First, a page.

ITSHE (ITCHE) GOLDBERG (March 22, 1904-December 27, 2006)
He was born in Apt (Opatów), Poland, and grew up in Warsaw where he studied in Hebrew, semi-secular schools and in Dr. Poznanski’s Teachers’ Seminary. In 1920 he emigrated to Canada. He graduated middle school and studied philosophy, political economy, and German at McMaster University in Hamilton, Ontario. In 1924 he worked as a teacher at a Workmen’s Circle School in Toronto, later in the elementary schools, middle schools, and seminaries of Fraternal People’s Order of Toronto, Philadelphia, and New York; from 1935 to 1951, he was the culture and school director of the Order’s schools in the United States. From 1970 he was professor of Yiddish language and literature at City University of New York. He wrote literary critical essays and articles on Yiddish education and general Jewish cultural issues. He created some twenty choral-dramatic montages which were staged in America, France, and Israeli kibbutzim. He also published poetry under the name “Y. Gur.” He edited: Proletarishe dertsiung (Proletarian education) in New York (1935-1937); Yungvarg (Youth) in New York (1937-1951)—in these serials among others, he published several dozen children’s stories—Heym un dertsiung (Home and education) in New York (1937-1941); readers in Yiddish poetry for middle school (1941-1950); Mayn yidish bukh tsvey (My Yiddish, book two) by M. Shifris (New York, 1945); Mayn yidish bukh dray (My Yiddish, book three) by M. Gelman (New York, 1945); Mayn yidish bukh fir (My Yiddish, book four) by M. Feldman (New York, 1947); In dinst fun folk, almanakh fun yidishn folks-ordn (In service to the people, almanac of the Jewish People’s Fraternal Order) (New York, 1947); Lomir kinder zingen (Let’s sing children) (New York, 1961); Yidishe kultur (Yiddish culture) (New York, edited from 1964); A. Bergman’s Yidish-english, english-yidish verterbukh (Yiddish-English, English-Yiddish dictionary) (New York, 1968). Among his books: Undzer bukh, leyenbukh far yidishe mitlshuln (Our book, reader for Jewish middle schools) (New York, 1937), with A. Bergman; Undzer dramaturgye, antologye fun der yidisher drame (Our playwriting, anthology of Yiddish drama) (New York: IKUF, 1961), 540 pp.; Eseyen (Essays) (New York: IKUF, 1981), 431 pp. He received the Zhitlovski Prize in 1962 and the Manger Prize in 1985. He died in New York.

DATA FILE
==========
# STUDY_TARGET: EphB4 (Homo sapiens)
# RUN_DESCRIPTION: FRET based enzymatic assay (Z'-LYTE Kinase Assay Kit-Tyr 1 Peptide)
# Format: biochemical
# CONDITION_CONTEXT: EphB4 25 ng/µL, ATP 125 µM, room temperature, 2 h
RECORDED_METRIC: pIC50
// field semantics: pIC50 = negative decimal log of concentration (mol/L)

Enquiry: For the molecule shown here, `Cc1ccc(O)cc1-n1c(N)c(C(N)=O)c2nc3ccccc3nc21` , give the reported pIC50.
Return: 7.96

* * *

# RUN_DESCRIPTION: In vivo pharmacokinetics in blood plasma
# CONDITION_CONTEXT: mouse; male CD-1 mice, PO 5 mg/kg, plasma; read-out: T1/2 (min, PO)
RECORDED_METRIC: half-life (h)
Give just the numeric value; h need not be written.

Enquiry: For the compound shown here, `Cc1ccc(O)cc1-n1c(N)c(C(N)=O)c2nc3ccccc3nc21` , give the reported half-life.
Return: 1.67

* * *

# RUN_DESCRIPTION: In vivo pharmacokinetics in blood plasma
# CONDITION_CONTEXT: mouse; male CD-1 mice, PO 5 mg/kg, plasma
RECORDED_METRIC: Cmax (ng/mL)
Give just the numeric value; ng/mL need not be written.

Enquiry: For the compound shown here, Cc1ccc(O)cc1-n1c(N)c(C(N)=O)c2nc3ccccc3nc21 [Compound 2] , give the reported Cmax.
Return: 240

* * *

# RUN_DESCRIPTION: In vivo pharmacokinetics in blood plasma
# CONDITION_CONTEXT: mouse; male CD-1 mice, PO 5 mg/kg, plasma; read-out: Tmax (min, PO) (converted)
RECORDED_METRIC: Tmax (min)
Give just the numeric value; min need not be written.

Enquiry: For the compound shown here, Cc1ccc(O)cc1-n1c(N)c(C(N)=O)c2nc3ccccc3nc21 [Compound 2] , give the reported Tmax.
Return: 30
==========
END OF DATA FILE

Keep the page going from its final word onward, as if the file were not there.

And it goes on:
Goldberg’s “plumbing afresh into the main motifs of the works of the classic writers,” wrote Sh. Shtern, “elucidated a great deal the paths taken by those precursors in Yiddish literature…. He was deeply possessed by the poetic works of proletarian poets…. He had the same experience in approaching the writings of the ‘Yunge’ [group of poets]…. His essays on Soviet Yiddish literature were a major achievement for Yiddish literary criticism.” “The essence of the Goldberg essays [is] their analysis and critique, their immersion in the deeper layers of literary soil…[and] the unearthing of the roots and seeds of every treasure and creation….” wrote D. Volpe about Goldberg’s Eseyen. “The struggle for popular, national, and universal ideas…is the concentrated central point of all Golderg’s essays. The emphasis on the social moment is the characteristic and the local color of the essays, in which Yiddish literature is reflected.” From the resolution of the jury for the Manger Prize, we read: “Itshe Goldberg’s estimation of the value of literature is a consequence of his entire social-philosophical conception of the ethical and aesthetic mission of literature…. [He] is not only exceptional and inherently analytical, but also a great master of the language…. One must also not neglect…his poetry…under the name Y. Gur...with its distinctive content, style, and form.”
Sources: Z. Zilbertsvayg, Leksikon fun yidishn teater (Handbook of the Yiddish theater), vol. 4; N. Bukhvald, in Morgn frayhayt (New York) (July 7, 1051); Y. Yuklson, in Yidishe kultur (New York) (November 1961); Yuklson, in Morgn frayhayt (November 14, 1961); Y. Frid, in Zamlungen (New York) 24 (1961); N. Sverdlin, in Tog-morgn zhurnal (New York) (December 20, 1962); D. Volpe, in Goldene keyt (Tel Aviv) 110 (1983); Sh. Shtern, in Yidishe kultur (January, August 1983).